Pass by 1923 Prohibition Bar and you might not think much of it. There’s a sparsely-filled bookcase, two big barrels, bright red drapes, and a small black card “Prohibition Has Ended. Push To Enter”. Despite the clear signage, a cursory glance suggests that this place might have closed down years-ago, that the restaurant facade hasn’t been updated and perhaps one day it will. But if you do push open the bookcase (warning: you might get some curious stares from passersbys not in-the-know), you’ll enter a cryptic bar with an undeniably sultry interior. 1923 Prohibition Bar is a dark-lit time-hole; it will quickly whisk you into a “what happens in Vegas stays in Vegas” reimagining of the Roaring 20s. Drinks come strong, but somehow, like many of the coolest hidden gems in Vegas, the atmosphere manages to be stronger.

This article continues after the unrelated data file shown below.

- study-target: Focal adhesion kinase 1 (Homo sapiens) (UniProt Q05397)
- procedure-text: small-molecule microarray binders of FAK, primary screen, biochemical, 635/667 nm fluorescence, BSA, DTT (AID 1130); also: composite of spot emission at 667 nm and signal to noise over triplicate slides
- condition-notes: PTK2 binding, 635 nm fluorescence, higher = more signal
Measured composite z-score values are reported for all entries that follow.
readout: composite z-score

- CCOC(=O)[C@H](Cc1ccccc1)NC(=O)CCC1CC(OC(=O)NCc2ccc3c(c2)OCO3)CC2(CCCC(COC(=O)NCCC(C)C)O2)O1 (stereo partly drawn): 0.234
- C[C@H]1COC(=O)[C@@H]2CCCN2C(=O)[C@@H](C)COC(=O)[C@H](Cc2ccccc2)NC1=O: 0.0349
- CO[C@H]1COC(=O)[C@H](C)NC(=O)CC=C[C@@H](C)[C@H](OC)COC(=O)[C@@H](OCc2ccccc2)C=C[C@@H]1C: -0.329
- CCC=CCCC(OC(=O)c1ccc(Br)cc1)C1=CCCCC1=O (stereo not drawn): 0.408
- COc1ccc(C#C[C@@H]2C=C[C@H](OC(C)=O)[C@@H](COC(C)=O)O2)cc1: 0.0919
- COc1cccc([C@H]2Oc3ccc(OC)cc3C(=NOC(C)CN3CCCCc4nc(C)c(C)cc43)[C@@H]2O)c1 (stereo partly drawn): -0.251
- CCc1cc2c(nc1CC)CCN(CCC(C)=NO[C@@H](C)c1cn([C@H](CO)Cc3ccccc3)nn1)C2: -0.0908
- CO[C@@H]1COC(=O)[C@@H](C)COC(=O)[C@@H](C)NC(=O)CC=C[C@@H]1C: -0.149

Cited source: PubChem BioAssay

Travel Tip: Love speakeasies? Here are a few more spots to check out: The Laundry Room for their cocktails (reservations are a must) and The Underground (Prohibition-era basement in The Mob Museum).
Did you find this list of hidden gems in Las Vegas helpful? How many of these hidden gems in Vegas have you seen? What underrated and secret spots would you? Let me know in the comments below! As always, I love hearing from you.
Hotels Near Las Vegas (Nevada)
Wynn’s rooms are spacious, polished, and functional! Each room is enhanced by subtle luxurious details: floor-to-ceiling windows (with sprawling views of Vegas), smart shelving, and deep bathtubs.
One of the oldest and most iconic hotels in Las Vegas, Caesars Palace, surprisingly, doesn’t feel dated (you may remember it from Friends). Check-in is easy and rooms have a standard level of comfort.
If you opt to stay here, be sure to get a fountain view room! You’ll be enviously positioned, and granted window-side access to The Bellagio’s dramatic, evening-to-midnight waterworks show.